CIGNA members: Please note that you may receive a letter in the mail stating that The Dermatology Center of Indiana is no longer in your network. This communication from CIGNA is incorrect and we would like to reassure you that we are still in network with CIGNA. We look forward to continuing to service you and your family for all your dermatology needs.

5 Ways Laser Hair Removal Beats Shaving

Unwanted hair is frustrating and messy, and it almost always comes back. For getting rid of unwanted body hair, laser hair removal is in and shaving is most definitely out! Laser hair removal is a process during which concentrated light beams are professionally applied to hair follicles, effectively killing the follicles and stunting their ability to grow. If you’re still fumbling with a razor and shaving cream, here are 5 of the many reasons you should consider switching to laser hair removal instead:

  1. Laser hair removal is more permanent.

If you have ever shaved any part of your body, you have likely noticed the need for re-shaving in a few days to a week. Hair is always going to grow back after shaving; shaving simply removes the exposed part of the hair follicle, allowing it to continue to grow. Laser hair removal, on the other hand, creates a more lasting effect on hair. Even after only one treatment, many follicles will never grow back. It may take multiple, dispersed treatments to effectively remove all the hair in any certain area, but permanent hair removal is possible.

  1. It is safe.

One of the first questions most people have about this topic is, “is laser hair removal safe?” A practiced professional can provide laser hair removal to patients with little potential for negative side effects. You are more likely to cut yourself shaving than you are to get hurt by a laser hair removal specialist. Some patients will initially notice skin irritation or discoloration temporarily after laser application, but your doctor will not provide laser hair removal if your skin is not suitable for this treatment.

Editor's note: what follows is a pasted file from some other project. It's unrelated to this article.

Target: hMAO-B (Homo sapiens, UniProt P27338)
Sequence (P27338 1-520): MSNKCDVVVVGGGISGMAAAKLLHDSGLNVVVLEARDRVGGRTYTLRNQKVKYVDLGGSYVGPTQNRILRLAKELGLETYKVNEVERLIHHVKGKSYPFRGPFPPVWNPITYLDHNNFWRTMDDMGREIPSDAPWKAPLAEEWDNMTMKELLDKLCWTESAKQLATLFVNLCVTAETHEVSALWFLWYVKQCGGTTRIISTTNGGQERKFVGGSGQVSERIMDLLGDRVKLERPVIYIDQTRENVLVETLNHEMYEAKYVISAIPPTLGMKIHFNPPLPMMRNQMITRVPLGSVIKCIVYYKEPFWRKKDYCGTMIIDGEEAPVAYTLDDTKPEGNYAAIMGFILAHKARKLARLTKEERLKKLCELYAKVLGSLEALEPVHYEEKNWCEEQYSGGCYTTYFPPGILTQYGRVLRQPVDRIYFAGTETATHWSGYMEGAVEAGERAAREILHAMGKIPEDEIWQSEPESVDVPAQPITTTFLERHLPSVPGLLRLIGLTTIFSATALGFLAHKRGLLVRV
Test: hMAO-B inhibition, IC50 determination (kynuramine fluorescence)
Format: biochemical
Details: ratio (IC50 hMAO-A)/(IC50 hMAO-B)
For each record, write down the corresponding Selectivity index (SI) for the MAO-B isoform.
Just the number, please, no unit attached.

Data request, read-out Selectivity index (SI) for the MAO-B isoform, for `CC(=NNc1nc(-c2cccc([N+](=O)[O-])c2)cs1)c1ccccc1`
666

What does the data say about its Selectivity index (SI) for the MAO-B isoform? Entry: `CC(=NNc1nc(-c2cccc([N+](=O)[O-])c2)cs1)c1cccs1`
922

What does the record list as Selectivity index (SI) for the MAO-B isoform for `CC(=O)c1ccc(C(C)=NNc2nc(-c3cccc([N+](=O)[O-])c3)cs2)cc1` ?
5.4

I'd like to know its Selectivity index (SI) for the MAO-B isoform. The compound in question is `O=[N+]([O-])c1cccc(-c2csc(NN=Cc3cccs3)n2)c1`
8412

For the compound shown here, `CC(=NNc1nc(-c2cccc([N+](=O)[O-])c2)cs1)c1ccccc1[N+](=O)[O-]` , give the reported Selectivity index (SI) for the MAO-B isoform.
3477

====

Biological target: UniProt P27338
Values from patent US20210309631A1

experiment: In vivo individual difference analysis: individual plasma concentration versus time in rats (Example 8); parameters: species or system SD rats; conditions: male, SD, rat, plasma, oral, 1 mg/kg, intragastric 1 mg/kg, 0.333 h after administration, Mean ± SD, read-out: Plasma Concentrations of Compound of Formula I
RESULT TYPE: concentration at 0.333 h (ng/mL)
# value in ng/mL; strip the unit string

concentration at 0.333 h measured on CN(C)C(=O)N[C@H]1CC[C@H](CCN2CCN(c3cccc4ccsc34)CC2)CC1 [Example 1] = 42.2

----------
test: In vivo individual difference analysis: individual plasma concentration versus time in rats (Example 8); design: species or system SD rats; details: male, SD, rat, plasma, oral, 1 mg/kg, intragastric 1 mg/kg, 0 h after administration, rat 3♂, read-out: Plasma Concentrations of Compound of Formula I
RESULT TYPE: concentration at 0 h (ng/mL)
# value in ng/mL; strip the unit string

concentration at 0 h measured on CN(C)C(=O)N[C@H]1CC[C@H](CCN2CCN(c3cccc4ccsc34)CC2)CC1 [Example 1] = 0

1. You’ll spend less money and less time in the long run.

Women in particular spend a great deal of time shaving numerous areas of their bodies which could instead be treated with laser removal. Let’s just take leg shaving, for example. If it takes anywhere from 5 to 15 minutes to shave both legs and you shave them once per week, you would spend almost 9 hours every year shaving just your legs. That is 315 hours over a 35-year span (13 days of shaving)! Laser hair removal treatments would not consume as much of a woman’s lifetime because the treatments are less frequent and their effect lasts longer. Cost is a huge factor as well; though laser hair removal may have a higher initial cost, the total amount spent in a lifetime will be less than if you were always buying razors and shaving cream.

  1. Lasers can get to the hard-to-reach areas razors cannot.

Laser hair removal is a suitable treatment for both women and men. One of the most common hair complaints men have is about their unsightly or uncomfortable back hair. This is an area that is very difficult to shave but could be easily treated with a laser. Other areas that are difficult to safely shave are the bikini area and underarms.

  1. Laser hair removal is a common procedure and accessible to anyone.

Some people are scared away by this relatively new method for hair removal and think that it is only performed by cosmetic doctors and spas. While this procedure is generally used for cosmetic purposes, it is offered in safe, accessible environments such as your local dermatologist’s office. Many people have already discovered the joys of throwing away their razors and shaving cream- laser hair removal is the new normal!

laser hair removal

The Dermatology Center of Indiana has offices in Plainfield and Zionsville, Indiana and services sounding cities including: Indianapolis, Carmel, Fishers, Westfield, Brazil, Bloomington, West Lafayatte, Terre Haute, Greencastle, Mooresville, and more.

Disclaim: This blog pro­vides gen­eral infor­ma­tion and dis­cus­sion about medical, cosmetic, mohs, and surgical dermatology. The words and other con­tent pro­vided in this blog, and in any linked mate­ri­als, are not intended and should not be con­strued as med­ical advice. If the reader or any other per­son has a med­ical con­cern, he or she should con­sult with an appropriately-licensed dermatologist or other health care worker.

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